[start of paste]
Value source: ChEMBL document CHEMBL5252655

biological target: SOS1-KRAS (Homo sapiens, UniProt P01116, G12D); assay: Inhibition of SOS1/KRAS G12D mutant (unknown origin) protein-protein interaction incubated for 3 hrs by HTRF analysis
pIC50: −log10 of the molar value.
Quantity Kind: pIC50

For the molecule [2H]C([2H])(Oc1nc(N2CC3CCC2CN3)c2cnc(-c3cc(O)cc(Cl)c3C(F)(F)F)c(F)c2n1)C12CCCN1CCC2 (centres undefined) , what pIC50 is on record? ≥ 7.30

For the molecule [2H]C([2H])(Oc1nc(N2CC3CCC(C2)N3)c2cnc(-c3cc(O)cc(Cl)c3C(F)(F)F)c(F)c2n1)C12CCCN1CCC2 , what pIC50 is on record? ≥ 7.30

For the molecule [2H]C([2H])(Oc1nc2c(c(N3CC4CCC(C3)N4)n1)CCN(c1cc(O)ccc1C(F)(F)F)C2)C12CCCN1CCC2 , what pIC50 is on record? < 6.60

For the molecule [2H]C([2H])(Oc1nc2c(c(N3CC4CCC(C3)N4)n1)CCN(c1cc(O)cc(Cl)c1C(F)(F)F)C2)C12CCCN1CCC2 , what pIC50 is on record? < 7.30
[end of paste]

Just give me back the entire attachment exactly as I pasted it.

Value source: ChEMBL document CHEMBL5252655

biological target: SOS1-KRAS (Homo sapiens, UniProt P01116, G12D); assay: Inhibition of SOS1/KRAS G12D mutant (unknown origin) protein-protein interaction incubated for 3 hrs by HTRF analysis
pIC50: −log10 of the molar value.
Quantity Kind: pIC50

For the molecule [2H]C([2H])(Oc1nc(N2CC3CCC2CN3)c2cnc(-c3cc(O)cc(Cl)c3C(F)(F)F)c(F)c2n1)C12CCCN1CCC2 (centres undefined) , what pIC50 is on record? ≥ 7.30

For the molecule [2H]C([2H])(Oc1nc(N2CC3CCC(C2)N3)c2cnc(-c3cc(O)cc(Cl)c3C(F)(F)F)c(F)c2n1)C12CCCN1CCC2 , what pIC50 is on record? ≥ 7.30

For the molecule [2H]C([2H])(Oc1nc2c(c(N3CC4CCC(C3)N4)n1)CCN(c1cc(O)ccc1C(F)(F)F)C2)C12CCCN1CCC2 , what pIC50 is on record? < 6.60

For the molecule [2H]C([2H])(Oc1nc2c(c(N3CC4CCC(C3)N4)n1)CCN(c1cc(O)cc(Cl)c1C(F)(F)F)C2)C12CCCN1CCC2 , what pIC50 is on record? < 7.30